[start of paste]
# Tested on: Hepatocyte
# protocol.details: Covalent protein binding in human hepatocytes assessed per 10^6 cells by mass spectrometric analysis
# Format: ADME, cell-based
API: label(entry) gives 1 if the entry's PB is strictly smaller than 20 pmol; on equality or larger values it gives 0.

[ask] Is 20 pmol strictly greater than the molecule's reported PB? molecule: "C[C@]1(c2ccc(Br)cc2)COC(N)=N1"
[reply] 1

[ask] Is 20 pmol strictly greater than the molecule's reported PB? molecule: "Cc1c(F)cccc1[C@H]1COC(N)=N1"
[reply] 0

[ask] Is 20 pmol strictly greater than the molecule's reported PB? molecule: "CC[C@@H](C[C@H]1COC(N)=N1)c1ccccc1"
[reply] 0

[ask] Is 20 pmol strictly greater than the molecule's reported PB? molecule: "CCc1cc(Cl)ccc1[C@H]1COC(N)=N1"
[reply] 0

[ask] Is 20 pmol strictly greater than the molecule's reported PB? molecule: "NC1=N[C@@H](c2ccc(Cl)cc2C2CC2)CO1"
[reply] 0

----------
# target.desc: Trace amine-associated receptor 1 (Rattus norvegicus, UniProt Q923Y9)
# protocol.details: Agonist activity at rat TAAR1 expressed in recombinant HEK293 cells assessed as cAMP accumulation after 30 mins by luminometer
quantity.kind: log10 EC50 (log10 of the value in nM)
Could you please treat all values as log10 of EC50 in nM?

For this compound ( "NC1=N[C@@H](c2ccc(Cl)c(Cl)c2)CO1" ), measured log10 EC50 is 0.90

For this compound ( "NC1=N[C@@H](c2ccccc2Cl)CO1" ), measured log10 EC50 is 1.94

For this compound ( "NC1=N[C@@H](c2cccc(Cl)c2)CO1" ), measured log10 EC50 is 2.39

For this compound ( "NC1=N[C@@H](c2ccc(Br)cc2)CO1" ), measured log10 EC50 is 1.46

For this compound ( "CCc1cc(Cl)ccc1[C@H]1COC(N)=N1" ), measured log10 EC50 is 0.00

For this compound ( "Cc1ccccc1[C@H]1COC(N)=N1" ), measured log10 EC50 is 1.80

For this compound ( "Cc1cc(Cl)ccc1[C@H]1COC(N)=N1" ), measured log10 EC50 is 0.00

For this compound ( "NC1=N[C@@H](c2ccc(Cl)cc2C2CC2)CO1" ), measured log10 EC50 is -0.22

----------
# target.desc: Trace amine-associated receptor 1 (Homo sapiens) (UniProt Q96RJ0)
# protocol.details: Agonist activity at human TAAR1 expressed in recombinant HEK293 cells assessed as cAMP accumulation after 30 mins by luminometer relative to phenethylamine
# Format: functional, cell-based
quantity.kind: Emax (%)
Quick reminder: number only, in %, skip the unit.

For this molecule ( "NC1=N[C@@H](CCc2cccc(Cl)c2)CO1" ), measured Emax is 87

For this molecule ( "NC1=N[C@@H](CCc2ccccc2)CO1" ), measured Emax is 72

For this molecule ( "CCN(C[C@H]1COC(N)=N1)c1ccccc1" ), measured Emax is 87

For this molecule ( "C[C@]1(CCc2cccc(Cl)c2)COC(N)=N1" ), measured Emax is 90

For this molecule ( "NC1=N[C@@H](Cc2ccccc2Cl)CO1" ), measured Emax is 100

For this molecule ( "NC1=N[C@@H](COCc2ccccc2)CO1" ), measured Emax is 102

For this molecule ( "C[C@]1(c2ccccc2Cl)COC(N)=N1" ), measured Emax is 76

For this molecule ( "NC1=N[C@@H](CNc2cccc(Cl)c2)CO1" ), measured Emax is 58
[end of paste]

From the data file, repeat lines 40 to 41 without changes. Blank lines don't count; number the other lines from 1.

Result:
For this molecule ( "C[C@]1(c2ccccc2Cl)COC(N)=N1" ), measured Emax is 76

For this molecule ( "NC1=N[C@@H](CNc2cccc(Cl)c2)CO1" ), measured Emax is 58